These were the thoughts and feelings distracting my mind as I limped over the uneven cobblestone streets of the town, from restaurant to library to store to bar to restaurant to the hot springs and back to the bar to read the Miami Herald and write in another notebook. I spent a fortune on two-dollar taxis. I went to the library almost every day and managed to read all the Somerset Maugham it had. What a storyteller! If I could do that, I'd be sitting in the quiet of a high terrace in Italy overlooking the Adriatic Sea and writing in a plush leatherbound notebook with the finest ink pen, enjoying my royalties, instead of a three-dollar spiral composition book in this noisy, slightly dirty bar in the Lower Garden District of New Orleans. Don't take it wrong. The Half Moon isn't bad; but it's not a terrace in Italy.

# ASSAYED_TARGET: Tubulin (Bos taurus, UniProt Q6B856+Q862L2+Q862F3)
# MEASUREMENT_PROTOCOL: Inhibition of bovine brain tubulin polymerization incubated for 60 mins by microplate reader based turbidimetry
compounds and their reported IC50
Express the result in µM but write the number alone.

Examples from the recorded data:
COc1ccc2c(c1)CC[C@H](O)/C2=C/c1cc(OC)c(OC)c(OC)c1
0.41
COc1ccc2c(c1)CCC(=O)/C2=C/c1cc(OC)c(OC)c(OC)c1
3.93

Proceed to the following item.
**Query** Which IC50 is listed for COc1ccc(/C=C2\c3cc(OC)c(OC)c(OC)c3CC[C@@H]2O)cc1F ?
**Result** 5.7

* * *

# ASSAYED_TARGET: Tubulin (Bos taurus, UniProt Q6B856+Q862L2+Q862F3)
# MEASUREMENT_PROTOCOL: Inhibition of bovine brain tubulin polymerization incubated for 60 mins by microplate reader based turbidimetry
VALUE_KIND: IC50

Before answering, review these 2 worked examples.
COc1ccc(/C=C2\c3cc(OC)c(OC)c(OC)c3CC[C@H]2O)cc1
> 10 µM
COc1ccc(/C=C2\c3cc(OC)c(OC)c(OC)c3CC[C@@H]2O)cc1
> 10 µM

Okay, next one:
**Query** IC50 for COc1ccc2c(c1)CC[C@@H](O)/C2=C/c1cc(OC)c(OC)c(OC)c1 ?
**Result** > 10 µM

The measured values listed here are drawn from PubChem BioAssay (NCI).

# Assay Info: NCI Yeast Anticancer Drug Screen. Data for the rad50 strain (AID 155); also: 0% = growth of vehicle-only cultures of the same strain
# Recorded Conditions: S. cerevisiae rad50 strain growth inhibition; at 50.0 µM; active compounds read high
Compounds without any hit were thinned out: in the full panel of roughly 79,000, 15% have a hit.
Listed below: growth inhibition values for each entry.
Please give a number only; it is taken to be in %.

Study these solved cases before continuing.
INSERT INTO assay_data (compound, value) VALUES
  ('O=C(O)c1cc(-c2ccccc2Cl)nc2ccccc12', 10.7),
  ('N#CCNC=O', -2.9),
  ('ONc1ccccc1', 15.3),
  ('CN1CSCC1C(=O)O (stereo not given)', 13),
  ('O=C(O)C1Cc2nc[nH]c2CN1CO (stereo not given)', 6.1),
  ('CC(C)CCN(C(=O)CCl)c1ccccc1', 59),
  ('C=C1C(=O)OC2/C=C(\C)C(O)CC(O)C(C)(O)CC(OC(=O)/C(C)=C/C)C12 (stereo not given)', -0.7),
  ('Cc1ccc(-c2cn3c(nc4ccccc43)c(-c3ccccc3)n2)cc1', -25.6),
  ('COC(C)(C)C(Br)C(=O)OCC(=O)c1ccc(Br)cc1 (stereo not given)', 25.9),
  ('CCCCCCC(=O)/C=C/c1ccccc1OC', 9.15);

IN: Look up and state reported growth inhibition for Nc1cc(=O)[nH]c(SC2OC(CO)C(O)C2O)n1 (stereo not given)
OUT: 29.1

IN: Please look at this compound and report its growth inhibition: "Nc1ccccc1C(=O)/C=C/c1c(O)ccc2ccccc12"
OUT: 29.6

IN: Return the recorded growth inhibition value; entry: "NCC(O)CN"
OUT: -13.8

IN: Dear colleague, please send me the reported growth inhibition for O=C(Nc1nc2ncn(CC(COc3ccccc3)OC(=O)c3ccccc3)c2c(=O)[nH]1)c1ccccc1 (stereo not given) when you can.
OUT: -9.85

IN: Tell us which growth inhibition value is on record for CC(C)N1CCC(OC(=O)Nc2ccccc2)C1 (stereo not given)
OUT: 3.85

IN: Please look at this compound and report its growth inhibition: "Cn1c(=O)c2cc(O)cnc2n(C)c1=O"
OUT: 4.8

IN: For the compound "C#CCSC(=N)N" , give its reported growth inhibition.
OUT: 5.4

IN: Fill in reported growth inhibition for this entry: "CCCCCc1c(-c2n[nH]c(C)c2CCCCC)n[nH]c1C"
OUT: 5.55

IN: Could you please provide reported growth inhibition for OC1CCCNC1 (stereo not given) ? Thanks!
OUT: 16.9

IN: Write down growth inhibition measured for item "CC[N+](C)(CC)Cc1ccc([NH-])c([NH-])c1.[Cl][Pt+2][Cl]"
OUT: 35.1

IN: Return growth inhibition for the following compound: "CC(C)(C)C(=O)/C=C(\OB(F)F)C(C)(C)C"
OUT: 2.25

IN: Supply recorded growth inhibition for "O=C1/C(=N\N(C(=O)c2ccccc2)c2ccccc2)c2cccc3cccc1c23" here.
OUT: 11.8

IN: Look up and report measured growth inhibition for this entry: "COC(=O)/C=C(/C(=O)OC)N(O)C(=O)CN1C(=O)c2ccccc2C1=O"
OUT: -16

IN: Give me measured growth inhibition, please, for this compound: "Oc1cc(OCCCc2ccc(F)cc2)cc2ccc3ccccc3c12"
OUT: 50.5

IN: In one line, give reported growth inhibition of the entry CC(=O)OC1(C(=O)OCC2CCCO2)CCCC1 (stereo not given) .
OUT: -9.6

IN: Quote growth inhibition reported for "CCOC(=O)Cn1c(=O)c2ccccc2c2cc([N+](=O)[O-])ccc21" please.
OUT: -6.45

But it wasn't only the dogs and the bombs bugging me. During my first week there, I'd stayed in a small and comfortable hotel that was too expensive for my budget, and was looking for a cheaper place. One day I ran into a nice 77-year old retired American named Clark, a real artist and an expert copyist, and told him what I was looking for. Clark hailed another American who was emerging slightly drunk from Finnegan's, and introduced us. Sure, the guy said, he would rent me a room in his place for $200 a month. I took him up on it. The next day I moved into a large upstairs room with a bed, closet, mirror, chest, and a balcony. Steve slept downstairs on a couch with a television beside him blaring all night. After he started snoring, I always crept down and lowered the volume. He was from Maine, where I had recently lived and nearly died from cancer, so at first we had something to talk about. Steve had a big scar on his thigh from a shark bite in Puerto Escondido. He complained that his sister was robbing his bank account. He smoked marijuana incessently, and at first I joined him. The next day he told me I would have to find and buy my own. But I knew better than to buy pot from strangers in Mexico, so I stopped smoking it. It wasn't a big deal with me. I'd had my share already. But Steve needed it. He drank constantly, starting in the late morning until he passed out at night. I soon learned that he was the best painter, the best sheetrocker, the best carpenter, the best builder, and one of the best lovers in the world. He was about 40, getting fat, had a round red face and a balding head with a circular fringe of wispy blond hair that he covered with a porkpie hat. Conversations with him went well for as long as you agreed with every outrageous statement he made. And he knew everything and that was all there was to it. He had it all boiled down to the essentials: Capitalism, good. Communism, bad. Bush, good. Castro, bad. Reagan, good. Sandinistas, bad.